Performance Related Pay: the Problem, not the Solution

Roger Titcombe's picture
The favourite remedy of Michael Gove for the alleged failings of our teachers, and consequently our schools, is performance related pay. The argument goes that teachers vary in their ability to get their pupils to pass exams so they should be paid by the exam results of their classes. Only by dangling financial incentives can excellent teachers be properly rewarded and poorer ones be motivated to try harder.

One of many fundamental problems with such an approach is that pupils vary enormously in their ability to comprehend and make progress, not to mention all the personal affective baggage that children bring to their lessons.

Consider a secondary school that might have a number of full time maths teachers whose work is organised and managed by a Head of Department, who is also a very able and experienced classroom teacher. Her department would be likely to comprise teachers of varying age, experience and competence. The KS4 classes would most likely be setted according to ability. Each year the Head of Department would (or should) have the job of allocating classes to her teachers (and to herself).

On the principle that all pupils, regardless of ability, have the right to be taught by the best teachers during their passage through the school, it would not be right for there to be a hierarchy of teachers with regard to who gets the ‘best’ (easiest to teach) and ‘worst’ (hardest to teach) classes. It is clearly best for all pupils if classes are shared out from year to year. This is also best for teachers because even if all other personal attributes are equivalent, teachers become more competent with experience. Such experience can be only gained by being exposed to the huge variety of demands presented by children of different abilities and social backgrounds. Such arrangements are the way that an effective Head of Department can develop her team over a period of years. Of course teachers have individual talents and enthusiasms and a wise Head of Department would also want to take these into account.

So how would payment by results work? Pupils vary in their ability levels so even if they all make the same excellent progress then exam results should vary in a similar manner. Differential payments based on exam results would inevitably undermine the essential sense of common purpose, teamwork and professional co-operation.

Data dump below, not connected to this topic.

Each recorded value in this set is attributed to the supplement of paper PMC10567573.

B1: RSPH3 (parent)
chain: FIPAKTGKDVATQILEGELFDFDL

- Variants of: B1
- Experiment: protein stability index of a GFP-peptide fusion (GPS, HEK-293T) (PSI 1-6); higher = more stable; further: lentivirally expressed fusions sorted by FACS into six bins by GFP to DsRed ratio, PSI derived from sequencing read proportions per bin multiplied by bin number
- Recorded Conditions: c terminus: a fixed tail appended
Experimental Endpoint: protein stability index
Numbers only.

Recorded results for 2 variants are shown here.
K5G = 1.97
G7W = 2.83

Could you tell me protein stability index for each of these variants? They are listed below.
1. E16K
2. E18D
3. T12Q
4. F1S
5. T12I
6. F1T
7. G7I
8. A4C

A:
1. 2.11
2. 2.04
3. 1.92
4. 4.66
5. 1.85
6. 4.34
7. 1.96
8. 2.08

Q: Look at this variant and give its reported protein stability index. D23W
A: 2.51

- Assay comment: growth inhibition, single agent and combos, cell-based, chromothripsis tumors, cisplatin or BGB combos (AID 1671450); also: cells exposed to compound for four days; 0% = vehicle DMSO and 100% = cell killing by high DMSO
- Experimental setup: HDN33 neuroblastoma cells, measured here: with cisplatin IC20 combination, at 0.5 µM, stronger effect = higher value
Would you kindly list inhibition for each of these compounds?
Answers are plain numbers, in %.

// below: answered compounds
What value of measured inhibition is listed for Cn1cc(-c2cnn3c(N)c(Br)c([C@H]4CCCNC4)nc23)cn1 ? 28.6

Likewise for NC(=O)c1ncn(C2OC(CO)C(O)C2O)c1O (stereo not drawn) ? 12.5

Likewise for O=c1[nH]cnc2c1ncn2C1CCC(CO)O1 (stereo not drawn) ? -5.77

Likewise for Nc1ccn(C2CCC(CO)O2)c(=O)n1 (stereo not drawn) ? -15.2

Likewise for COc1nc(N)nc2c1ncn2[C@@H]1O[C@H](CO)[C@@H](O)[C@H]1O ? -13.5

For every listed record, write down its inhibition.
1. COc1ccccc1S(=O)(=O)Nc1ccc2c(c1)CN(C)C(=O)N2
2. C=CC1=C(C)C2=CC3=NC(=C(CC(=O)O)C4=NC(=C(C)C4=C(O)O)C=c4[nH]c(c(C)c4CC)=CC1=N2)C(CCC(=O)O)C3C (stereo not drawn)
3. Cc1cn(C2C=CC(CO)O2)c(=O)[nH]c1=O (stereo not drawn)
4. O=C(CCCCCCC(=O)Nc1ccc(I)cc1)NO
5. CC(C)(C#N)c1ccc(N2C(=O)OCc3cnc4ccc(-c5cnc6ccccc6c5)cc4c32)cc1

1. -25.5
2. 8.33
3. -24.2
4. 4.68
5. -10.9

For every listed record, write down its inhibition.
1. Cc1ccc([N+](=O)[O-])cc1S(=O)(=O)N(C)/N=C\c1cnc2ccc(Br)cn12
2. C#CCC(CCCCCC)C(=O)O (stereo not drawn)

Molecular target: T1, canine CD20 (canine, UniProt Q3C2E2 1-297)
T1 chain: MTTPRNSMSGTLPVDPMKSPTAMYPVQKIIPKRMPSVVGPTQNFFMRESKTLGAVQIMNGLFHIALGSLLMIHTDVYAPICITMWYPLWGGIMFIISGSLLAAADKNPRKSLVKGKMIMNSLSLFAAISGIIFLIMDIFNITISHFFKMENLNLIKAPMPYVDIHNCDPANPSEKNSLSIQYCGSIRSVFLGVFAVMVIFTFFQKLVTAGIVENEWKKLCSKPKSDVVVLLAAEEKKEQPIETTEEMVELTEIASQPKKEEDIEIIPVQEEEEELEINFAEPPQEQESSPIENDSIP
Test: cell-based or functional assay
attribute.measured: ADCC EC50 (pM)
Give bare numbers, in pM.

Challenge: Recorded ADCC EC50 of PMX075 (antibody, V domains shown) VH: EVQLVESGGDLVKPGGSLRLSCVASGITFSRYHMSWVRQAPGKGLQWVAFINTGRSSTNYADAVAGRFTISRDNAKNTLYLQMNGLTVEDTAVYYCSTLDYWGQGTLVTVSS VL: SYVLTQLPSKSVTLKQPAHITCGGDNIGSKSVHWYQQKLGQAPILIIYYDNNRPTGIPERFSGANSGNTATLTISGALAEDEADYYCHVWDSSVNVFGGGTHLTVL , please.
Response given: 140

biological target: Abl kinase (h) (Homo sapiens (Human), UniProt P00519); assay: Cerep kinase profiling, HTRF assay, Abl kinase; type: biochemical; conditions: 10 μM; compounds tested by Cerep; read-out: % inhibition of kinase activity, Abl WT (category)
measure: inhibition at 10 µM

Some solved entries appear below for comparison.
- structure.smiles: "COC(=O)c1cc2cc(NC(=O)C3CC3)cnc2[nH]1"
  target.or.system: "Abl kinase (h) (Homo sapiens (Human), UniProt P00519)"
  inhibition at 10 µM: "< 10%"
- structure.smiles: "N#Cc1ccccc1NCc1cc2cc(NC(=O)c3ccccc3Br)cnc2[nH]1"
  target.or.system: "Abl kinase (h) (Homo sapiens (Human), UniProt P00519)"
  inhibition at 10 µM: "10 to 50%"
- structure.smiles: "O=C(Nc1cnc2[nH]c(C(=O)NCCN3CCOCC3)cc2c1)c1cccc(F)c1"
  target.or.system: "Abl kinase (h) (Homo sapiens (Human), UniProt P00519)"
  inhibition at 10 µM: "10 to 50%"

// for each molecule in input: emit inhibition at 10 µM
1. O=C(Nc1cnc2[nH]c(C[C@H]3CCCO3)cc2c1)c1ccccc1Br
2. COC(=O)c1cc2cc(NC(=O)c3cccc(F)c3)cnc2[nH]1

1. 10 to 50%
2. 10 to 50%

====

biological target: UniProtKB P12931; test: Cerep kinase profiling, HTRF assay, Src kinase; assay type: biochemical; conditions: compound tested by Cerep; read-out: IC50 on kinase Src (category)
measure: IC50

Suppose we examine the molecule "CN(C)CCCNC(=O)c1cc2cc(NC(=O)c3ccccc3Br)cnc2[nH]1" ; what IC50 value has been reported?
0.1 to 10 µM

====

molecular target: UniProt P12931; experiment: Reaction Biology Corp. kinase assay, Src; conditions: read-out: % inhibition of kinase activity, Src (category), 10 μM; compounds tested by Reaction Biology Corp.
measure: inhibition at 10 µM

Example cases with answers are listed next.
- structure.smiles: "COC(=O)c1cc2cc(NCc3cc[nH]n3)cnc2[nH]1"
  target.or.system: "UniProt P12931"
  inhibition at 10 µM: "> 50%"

Then there is the question of the pastoral system of the school. How would payment by results be applied to Heads of Year and Form Tutors? Would a teacher’s pay be affected by the number of persistent truants in her form, and how would pastoral staff be rewarded for their contribution to the academic success of pupils whose personal problems they had successfully addressed?

There is however a sense in which payment by results is perfectly reasonable and has long existed in our schools. There are (or were) differentiated national pay scales that took account of experience and provided extra allowances for responsibilities.

Unfortunately the threatened changes to teachers’ pay and conditions will erode rather than extend such positive and truly motivating differentiation that recognises and rewards experience, expertise, responsibility and most important of all, teamwork.

The best way to hold school staff to account and deal with underperformance is to be fully open and transparent about the pay and job description of every single employee in the organisation. This means publishing the pay, pay scale and detailed job description and schedule of responsibilities for every teacher including the Senior Management Team and the headteacher. This information should be publicly available to anybody and everybody obviously including governors and parents.

This was the system in my headship school and it caused no problems at all. When you are paid from the public purse the public has a right to know how much you are paid and what you are expected to do for it.

Such a system would be met with shock and horror in the English world of business, but it is completely normal in many successful economies especially in Scandinavia where anyone can look at anybody else’s pay and tax returns with a few clicks of a mouse on a personal computer.

The transparency approach also provides a sound structure for accountability. All teachers have line managers with specified responsibilities for the performance, individually and collectively, of their teams. There should be no ‘performance bonuses’ of any kind – ever. Everybody is expected to do the job they are paid for. It really is as simple as that.

Some individuals will outgrow their current job and wish to apply for a more highly paid one, either within the same school or elsewhere. Some individuals may be failing to meet the requirements of their job description so line managers have to address that through established procedures and fair processes. Obviously nobody should be sustained in a job they are not doing properly or retained in such a job if after receiving appropriate support, they still can’t do it effectively.

I had a number of jobs in the private sector before I became a teacher and saw plenty of petty status seeking, fiddling, skiving, idling and much worse. In contrast when I first became a teacher I was surprised and impressed by what was expected of me in terms of hours, expertise and professionalism and I was in awe of the very high standards of my more experienced colleagues, from whom over many years I learned the principles of effective teaching and headship.
Share on Twitter Share on Facebook

Be notified by email of each new post.

Add new comment

Already a member? Click here to log in before you comment. Or register with us.